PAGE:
Sunday February 17, 2019
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EU lifts ban over export of Indian mangoes

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By Newsgram Staff Writer

India can now start exporting mangoes to European Union again as the ban on the same has been lifted by the European Commission.

Mango exports to EU were valued at $10.9 million in 2013 and the ban had been a major setback for India.

Although the mangoes are good to go to EU, the ban on vegetables is still intact.

India took major steps to improve capacity, inspecting staff and infrastructure along with implementing standard operating procedure to guarantee safe exports which has helped in lifting the ban.

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Higher Consumption of Fruits, Vegetables May Lower Death Risk in Dialysis Patients

However, "future studies exploring the potential benefits of a whole dietary approach in the hemodialysis setting are also warranted and we aim to pursue them", noted lead researcher Giovanni Strippoli, Professor from the varsity

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A bowl of fresh fruits a day may lower the risk of developing diabetes by 12 per cent, a study has showed. Pixabay

A higher consumption of fruits and vegetables may be associated with a lower risk of premature death in patients undergoing hemodialysis, finds a new study.

Kidney failure patients on hemodialysis are often discouraged from this type of diet due to its potential to cause a build-up of potassium.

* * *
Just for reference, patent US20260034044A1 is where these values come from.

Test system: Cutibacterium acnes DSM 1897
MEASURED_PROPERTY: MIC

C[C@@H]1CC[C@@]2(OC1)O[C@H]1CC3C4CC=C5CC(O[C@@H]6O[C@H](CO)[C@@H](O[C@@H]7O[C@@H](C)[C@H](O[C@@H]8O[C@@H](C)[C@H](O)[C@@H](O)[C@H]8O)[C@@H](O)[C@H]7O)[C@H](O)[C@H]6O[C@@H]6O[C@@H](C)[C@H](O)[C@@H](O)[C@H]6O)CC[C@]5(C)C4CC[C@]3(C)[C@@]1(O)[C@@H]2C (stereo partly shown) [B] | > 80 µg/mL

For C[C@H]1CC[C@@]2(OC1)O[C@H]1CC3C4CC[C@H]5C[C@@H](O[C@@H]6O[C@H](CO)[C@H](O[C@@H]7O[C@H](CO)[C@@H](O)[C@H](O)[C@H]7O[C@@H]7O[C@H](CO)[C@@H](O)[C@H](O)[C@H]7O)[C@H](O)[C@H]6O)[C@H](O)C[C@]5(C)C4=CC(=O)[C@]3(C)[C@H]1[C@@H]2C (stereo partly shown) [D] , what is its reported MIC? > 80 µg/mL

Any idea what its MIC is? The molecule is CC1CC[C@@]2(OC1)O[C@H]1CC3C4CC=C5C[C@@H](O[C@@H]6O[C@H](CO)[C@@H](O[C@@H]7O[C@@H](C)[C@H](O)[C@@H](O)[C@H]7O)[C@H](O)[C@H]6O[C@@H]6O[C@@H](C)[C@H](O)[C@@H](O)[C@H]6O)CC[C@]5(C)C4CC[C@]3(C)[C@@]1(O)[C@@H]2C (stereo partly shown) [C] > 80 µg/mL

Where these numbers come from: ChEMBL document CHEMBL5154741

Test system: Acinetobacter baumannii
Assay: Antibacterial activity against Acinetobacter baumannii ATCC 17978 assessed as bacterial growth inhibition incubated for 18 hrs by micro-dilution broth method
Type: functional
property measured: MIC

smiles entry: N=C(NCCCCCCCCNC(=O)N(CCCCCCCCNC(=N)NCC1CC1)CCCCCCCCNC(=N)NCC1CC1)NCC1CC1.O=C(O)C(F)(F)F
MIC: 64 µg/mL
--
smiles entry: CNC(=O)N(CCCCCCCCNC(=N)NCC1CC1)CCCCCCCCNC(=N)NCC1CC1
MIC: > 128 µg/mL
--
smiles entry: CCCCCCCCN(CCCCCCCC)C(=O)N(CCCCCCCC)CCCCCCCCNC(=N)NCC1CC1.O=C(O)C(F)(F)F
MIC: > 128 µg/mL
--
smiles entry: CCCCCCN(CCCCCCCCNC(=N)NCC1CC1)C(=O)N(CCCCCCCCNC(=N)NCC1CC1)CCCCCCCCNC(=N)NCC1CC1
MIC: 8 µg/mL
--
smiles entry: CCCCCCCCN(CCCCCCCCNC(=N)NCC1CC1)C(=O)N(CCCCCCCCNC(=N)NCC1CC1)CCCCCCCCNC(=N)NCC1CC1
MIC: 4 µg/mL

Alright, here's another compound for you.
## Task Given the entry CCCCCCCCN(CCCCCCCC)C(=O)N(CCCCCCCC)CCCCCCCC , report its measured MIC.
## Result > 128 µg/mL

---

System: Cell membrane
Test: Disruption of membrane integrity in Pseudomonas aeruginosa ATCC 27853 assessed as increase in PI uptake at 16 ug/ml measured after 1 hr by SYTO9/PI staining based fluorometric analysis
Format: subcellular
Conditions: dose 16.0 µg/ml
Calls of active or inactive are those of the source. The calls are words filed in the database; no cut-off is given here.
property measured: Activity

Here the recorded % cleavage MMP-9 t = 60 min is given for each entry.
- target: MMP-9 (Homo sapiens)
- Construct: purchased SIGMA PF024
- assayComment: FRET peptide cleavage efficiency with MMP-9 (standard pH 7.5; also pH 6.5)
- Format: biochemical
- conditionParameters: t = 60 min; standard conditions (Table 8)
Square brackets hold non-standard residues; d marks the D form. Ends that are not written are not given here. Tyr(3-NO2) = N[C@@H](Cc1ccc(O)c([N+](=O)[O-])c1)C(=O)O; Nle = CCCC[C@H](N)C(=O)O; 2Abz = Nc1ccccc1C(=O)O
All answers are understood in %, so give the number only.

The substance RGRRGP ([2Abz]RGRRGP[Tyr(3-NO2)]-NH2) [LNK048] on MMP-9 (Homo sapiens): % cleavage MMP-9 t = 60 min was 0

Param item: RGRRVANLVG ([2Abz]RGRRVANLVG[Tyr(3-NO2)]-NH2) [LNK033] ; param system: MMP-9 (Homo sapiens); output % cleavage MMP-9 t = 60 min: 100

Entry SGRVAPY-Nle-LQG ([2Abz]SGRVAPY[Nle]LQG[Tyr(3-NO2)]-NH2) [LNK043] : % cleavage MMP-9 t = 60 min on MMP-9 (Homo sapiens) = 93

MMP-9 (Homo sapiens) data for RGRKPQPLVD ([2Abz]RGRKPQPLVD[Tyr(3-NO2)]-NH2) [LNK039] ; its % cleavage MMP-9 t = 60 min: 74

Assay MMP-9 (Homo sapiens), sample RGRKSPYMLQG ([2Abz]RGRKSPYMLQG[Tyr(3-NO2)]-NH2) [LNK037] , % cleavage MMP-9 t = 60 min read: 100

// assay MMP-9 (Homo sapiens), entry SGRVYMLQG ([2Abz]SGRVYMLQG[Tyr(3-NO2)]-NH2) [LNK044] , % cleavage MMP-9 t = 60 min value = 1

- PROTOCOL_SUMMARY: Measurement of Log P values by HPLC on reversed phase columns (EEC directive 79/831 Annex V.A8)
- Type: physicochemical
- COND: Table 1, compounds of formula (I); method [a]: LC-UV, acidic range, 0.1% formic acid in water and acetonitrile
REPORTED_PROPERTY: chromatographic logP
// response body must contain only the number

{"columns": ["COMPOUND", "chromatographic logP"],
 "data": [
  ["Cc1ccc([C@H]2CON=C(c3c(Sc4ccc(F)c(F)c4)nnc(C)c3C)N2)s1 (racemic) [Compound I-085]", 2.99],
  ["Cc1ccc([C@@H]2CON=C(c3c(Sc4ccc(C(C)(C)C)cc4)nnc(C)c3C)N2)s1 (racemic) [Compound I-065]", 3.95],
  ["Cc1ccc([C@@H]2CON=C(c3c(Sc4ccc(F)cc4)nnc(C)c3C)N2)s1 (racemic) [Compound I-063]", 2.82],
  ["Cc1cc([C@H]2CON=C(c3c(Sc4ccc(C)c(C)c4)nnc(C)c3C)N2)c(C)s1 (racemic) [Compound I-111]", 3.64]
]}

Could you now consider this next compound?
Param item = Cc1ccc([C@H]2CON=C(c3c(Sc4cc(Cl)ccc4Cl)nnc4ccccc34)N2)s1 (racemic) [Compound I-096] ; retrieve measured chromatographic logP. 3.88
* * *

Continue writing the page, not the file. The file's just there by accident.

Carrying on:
The study showed that although a higher fruit and vegetable intake is linked with lower cardiovascular and all-cause mortality in the general population, its higher consumption is associated with lower all-cause and non-cardiovascular death in the hemodialysis population as well.

For the study, the researchers recruited 8,078 hemodialysis patients.

Green vegetable
Leafy vegetables. Pixabay

The findings, published in the Clinical Journal of the American Society of Nephrology (CJASN), showed that patients who had less than 10 servings of combined fruits and vegetables per week, had 10 per cent lower risks of death from any cause and 12 per cent lower risks of deaths from non-cardiovascular causes.

In addition, those who had more more than 10 servings had a 20 per cent lower risks of death from any cause and 23 per cent lower risks of deaths from non-cardiovascular causes.

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“These findings suggest that well-meaning guidance to limit fruit and vegetable intake to prevent higher dietary potassium load may deprive hemodialysis patients of the potential benefits of these foods. However, intervention trials of fruit and vegetable intake are needed to support dietary recommendations for hemodialysis patients,” said Associate Professor Germaine Wong from the University of Sydney.

However, “future studies exploring the potential benefits of a whole dietary approach in the hemodialysis setting are also warranted and we aim to pursue them”, noted lead researcher Giovanni Strippoli, Professor from the varsity. (IANS)